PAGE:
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Misused sayings raise a smile but could hint at hearing loss

Post on 7th December 2017

‘To be pacific, ‘an escape goat’ and ‘damp squid’ are the most misused phrases or sayings, according to new research.

Commonly known as ‘eggcorns’, the phrases often mean something different to the original yet make some kind of sense.

Someone may claim to be ‘lack toast and tolerant’ when they are lactose intolerant – rather than breadless and open-minded.

Passing mustard rather than muster might lead to some odd glances, while a doggie-dog world sounds like a much friendlier place than a dog-eat-dog world.

In a survey of 2,000 UK adults, which we commissioned, 35 per cent admitted to saying an eggcorn.

The survey was a fun way to highlight the need to look after our hearing as many phrases are down to people mishearing them in the first place. With a record 11 million people in the UK now suffering from some degree of hearing loss, if ignored it can not only lead to potentially embarrassing situations socially but also be incredibly isolating.

Nipping something in the butt rather than the bud might exasperate the problem and being a social leopard isn’t likely to go down well at parties.

Getting what’s coming to you often means you get your just desserts but some would argue you get your just deserves.

Sore subjects might be something of a moot point for many of us but for some they’re a mute point.

And if your favourite jumper becomes frayed you might make a last stitch effort to save it.

Other eggcorns in the top 30 include ‘boo to a ghost’ instead of ‘boo to a goose’, ‘biting my time’ instead of ‘biding my time’ and ‘on tender hooks’ instead of ‘on tenterhooks.’

Carried out by, the research also found we say an eggcorn on three occasions every month.

Unfortunately misusing a phrase has left a quarter of the population in an awkward position, while 13 per cent of us know someone who has been left embarrassed.

But it’s not just saying the wrong thing that can be a problem, 67 per cent said they mishear phrases.

On a related note, three in ten don’t think they have good hearing and 59 per cent struggle to hear what’s being said during conversation.

In fact 44 per cent of UK adults have avoided interaction with others completely because they simply can’t hear sufficiently.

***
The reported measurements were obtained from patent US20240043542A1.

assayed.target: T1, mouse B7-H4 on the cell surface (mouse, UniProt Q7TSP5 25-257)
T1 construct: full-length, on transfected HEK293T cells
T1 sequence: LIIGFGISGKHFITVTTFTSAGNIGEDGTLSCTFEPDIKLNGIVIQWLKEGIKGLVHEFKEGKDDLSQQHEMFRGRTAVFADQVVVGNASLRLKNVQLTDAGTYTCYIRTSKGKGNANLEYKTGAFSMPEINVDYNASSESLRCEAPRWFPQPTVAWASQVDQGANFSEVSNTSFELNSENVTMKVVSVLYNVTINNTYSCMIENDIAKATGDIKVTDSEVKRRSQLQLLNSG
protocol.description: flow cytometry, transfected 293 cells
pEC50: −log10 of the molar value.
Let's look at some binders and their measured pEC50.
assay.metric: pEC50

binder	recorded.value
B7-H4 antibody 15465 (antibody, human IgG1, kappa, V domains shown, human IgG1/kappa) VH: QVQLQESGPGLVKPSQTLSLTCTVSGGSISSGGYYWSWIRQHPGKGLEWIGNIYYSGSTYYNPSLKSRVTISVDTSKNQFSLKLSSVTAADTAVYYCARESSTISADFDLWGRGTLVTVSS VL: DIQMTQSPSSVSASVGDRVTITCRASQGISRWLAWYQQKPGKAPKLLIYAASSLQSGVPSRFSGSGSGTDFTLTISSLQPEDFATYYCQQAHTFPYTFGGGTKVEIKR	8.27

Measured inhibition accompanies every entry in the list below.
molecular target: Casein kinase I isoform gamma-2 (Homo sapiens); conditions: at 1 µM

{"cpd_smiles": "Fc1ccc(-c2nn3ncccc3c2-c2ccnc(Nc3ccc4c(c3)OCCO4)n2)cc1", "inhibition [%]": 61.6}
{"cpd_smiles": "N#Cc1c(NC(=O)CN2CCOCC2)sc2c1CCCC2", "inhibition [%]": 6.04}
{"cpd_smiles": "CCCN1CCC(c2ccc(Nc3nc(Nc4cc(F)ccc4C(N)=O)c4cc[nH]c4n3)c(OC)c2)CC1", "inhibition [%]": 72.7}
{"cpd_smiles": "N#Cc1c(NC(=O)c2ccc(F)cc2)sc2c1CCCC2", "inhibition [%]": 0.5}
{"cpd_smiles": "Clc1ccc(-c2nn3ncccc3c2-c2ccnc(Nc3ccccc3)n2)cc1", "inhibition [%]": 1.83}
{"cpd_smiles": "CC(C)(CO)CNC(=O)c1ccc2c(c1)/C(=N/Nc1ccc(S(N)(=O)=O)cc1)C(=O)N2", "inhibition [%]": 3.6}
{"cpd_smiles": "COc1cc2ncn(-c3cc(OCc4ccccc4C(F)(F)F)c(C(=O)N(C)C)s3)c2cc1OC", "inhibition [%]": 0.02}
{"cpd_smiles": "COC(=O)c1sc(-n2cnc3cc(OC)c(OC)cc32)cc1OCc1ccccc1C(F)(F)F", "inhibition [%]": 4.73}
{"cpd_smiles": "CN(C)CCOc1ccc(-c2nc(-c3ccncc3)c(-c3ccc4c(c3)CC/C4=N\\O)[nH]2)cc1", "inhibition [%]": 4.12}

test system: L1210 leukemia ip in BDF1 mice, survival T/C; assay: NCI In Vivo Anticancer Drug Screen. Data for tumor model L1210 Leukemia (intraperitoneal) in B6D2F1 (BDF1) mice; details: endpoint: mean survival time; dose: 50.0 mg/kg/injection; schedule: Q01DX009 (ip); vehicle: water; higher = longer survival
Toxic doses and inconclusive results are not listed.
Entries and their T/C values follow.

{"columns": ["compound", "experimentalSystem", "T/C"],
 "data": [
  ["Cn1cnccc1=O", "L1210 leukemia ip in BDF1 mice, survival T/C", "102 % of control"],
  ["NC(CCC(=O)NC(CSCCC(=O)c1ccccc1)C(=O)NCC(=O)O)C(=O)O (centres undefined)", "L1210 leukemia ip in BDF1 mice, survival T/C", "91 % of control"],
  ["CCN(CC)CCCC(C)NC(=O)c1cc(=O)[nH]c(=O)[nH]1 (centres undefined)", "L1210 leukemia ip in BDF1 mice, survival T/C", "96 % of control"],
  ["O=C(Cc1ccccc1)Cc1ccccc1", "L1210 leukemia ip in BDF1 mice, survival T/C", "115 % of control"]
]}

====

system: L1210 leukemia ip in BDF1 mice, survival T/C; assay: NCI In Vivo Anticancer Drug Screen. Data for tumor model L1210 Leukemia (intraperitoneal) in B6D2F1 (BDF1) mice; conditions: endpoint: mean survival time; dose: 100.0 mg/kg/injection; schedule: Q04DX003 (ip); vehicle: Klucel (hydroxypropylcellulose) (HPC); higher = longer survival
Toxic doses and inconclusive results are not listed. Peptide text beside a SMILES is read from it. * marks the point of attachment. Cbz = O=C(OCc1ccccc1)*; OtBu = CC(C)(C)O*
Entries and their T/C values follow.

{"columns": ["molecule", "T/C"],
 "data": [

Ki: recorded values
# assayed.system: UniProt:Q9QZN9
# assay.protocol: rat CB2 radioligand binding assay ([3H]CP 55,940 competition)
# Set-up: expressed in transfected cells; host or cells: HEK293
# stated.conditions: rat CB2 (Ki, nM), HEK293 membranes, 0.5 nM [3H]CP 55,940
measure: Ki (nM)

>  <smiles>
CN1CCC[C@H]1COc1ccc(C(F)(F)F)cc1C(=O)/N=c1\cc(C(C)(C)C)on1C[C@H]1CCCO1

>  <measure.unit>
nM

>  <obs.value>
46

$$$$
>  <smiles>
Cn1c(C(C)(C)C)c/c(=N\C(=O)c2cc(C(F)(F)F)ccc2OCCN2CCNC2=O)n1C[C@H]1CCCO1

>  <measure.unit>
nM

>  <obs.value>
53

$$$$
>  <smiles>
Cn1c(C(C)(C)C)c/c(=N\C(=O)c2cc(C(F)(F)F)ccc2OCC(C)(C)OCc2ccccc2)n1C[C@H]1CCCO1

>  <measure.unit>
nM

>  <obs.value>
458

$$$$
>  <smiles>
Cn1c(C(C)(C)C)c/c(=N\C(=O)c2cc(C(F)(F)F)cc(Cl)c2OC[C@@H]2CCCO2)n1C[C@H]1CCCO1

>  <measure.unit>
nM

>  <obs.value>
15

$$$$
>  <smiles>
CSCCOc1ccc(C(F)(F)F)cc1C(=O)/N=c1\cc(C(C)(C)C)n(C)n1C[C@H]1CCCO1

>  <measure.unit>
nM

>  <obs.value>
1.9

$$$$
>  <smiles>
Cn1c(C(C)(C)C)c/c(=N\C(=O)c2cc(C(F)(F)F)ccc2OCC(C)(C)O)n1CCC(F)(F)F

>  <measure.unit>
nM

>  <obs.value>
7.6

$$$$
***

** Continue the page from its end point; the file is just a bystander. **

Hearing is one of our most vital but neglected senses yet it is so easy to access NHS hearing care on the high street, with initial tests and NHS approved digital hearing aids free of charge and widely available to those experiencing hearing loss.

If you think you might be suffering from hearing loss, try this online hearing test or call into your nearest Scrivens branch for advice.


1. To be pacific (instead of to be specific)
2. An escape goat (instead of a scapegoat)
3. Damp squid (instead of damp squib)
4. Nipped it in the butt (instead of nipped in the bud)
5. On tender hooks (instead of on tenterhooks)
6. Cold slaw (instead of coleslaw)
7. A doggie-dog world (instead of dog-eat-dog world)
8. Circus-sized (instead of circumcised)
9. Lack toast and tolerant (instead of lactose intolerant)
10. Got off scotch free (instead of got off scot-free)
11. To all intensive purposes (instead of to all intents and purposes)
12. Boo to a ghost (instead of boo to a goose)
13. Card shark (instead of card sharp)
14. Butt naked (instead of buck naked)
15. Hunger pains (instead of hunger pangs)
16. Tongue and cheek (instead of tongue-in-cheek)
17. It’s a mute point (instead of moot point)
18. Pass mustard (instead of pass muster)
19. Just deserves (instead of just deserts)
20. Foe par (instead of faux pas)
21. Social leopard (instead of social leper)
22. Biting my time (instead of biding my time)
23. Curled up in the feeble position (instead of curled up in the foetal position)
24. Curve your enthusiasm (instead of curb your enthusiasm)
25. Heimlich remover (instead of Heimlich manoeuvre)
26. Ex-patriot (instead of expatriate)
27. Extract revenge (instead of exact revenge)
28. Self -depreciating (instead of self-deprecating)
29. As dust fell (instead of as dusk fell)
30. Last stitch effort (instead of last ditch effort)